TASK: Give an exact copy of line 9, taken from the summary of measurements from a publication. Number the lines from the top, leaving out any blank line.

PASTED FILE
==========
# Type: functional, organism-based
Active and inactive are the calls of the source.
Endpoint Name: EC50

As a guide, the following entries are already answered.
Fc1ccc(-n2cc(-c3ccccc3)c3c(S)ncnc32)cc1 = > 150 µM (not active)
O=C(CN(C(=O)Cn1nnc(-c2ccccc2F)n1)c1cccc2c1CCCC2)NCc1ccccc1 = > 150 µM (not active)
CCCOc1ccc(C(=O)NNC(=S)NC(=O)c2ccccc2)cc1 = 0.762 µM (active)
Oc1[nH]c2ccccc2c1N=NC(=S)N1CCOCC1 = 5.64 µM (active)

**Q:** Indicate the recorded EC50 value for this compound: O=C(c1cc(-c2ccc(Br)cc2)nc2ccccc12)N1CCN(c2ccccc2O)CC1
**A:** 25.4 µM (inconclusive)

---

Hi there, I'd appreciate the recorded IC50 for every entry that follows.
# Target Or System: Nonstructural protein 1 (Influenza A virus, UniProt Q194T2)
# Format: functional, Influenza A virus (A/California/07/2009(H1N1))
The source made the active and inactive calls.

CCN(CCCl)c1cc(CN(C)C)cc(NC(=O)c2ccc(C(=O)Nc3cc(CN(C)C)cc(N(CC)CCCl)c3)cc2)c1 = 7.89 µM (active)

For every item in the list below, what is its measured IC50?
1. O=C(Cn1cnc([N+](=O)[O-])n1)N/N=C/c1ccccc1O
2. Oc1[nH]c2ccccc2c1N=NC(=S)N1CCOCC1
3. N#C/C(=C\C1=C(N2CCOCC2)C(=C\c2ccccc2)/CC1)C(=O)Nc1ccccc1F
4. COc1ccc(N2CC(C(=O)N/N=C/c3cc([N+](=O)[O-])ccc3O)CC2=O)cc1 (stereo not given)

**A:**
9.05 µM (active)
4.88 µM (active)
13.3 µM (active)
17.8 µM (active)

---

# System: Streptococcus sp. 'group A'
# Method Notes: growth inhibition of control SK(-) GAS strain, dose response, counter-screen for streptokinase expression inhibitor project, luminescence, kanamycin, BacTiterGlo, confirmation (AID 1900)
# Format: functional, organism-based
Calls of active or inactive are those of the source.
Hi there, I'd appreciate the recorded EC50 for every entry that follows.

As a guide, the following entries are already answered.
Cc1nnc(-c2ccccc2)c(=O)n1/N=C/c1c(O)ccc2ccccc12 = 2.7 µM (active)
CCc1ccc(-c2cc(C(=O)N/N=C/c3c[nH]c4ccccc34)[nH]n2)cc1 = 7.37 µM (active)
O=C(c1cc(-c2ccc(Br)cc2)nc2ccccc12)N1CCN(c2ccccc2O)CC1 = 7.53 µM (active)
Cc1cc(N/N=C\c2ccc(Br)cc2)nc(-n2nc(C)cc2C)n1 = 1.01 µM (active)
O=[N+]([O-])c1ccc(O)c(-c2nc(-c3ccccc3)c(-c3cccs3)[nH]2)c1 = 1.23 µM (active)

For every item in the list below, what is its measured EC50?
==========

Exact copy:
**Q:** Indicate the recorded EC50 value for this compound: O=C(c1cc(-c2ccc(Br)cc2)nc2ccccc12)N1CCN(c2ccccc2O)CC1